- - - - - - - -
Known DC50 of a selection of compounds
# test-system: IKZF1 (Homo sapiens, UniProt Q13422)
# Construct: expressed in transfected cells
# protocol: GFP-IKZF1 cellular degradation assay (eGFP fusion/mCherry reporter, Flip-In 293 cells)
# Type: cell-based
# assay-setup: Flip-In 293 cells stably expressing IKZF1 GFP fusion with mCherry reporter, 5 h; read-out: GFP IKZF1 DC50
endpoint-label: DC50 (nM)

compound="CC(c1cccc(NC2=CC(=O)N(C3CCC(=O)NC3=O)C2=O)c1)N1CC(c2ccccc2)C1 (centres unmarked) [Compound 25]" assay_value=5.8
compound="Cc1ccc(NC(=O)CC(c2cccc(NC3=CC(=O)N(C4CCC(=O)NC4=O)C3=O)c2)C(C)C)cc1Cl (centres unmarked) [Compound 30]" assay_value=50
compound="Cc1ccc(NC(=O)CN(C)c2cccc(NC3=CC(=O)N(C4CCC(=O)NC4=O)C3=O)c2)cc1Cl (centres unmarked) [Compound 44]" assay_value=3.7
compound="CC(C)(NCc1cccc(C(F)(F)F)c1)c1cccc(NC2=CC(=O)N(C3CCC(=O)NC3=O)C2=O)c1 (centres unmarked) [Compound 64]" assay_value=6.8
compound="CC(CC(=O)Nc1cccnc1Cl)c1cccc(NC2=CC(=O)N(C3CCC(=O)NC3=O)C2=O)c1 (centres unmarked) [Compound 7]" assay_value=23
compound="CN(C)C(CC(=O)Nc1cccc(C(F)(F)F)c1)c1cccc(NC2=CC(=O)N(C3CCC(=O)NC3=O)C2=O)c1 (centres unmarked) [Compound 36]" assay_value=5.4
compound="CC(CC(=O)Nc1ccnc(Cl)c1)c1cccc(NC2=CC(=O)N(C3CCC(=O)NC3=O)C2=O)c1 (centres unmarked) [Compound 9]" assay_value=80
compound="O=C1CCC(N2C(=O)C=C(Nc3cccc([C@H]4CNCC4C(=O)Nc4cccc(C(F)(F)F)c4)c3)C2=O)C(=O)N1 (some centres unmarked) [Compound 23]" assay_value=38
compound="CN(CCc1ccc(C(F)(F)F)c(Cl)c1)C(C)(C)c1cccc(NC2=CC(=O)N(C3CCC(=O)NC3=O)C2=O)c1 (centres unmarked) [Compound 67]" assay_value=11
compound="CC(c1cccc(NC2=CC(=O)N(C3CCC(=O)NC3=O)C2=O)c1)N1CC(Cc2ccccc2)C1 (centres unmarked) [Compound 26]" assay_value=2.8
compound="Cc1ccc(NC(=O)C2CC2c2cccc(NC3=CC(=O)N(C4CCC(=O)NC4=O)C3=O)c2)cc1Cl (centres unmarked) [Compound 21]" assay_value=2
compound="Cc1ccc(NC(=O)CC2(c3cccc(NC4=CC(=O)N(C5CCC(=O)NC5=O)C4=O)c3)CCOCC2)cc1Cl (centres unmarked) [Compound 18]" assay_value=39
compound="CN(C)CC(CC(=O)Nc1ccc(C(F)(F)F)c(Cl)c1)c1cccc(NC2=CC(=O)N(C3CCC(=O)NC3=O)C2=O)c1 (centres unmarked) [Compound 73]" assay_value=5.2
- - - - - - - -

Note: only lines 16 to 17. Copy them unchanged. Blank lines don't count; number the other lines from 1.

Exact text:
compound="CN(CCc1ccc(C(F)(F)F)c(Cl)c1)C(C)(C)c1cccc(NC2=CC(=O)N(C3CCC(=O)NC3=O)C2=O)c1 (centres unmarked) [Compound 67]" assay_value=11
compound="CC(c1cccc(NC2=CC(=O)N(C3CCC(=O)NC3=O)C2=O)c1)N1CC(Cc2ccccc2)C1 (centres unmarked) [Compound 26]" assay_value=2.8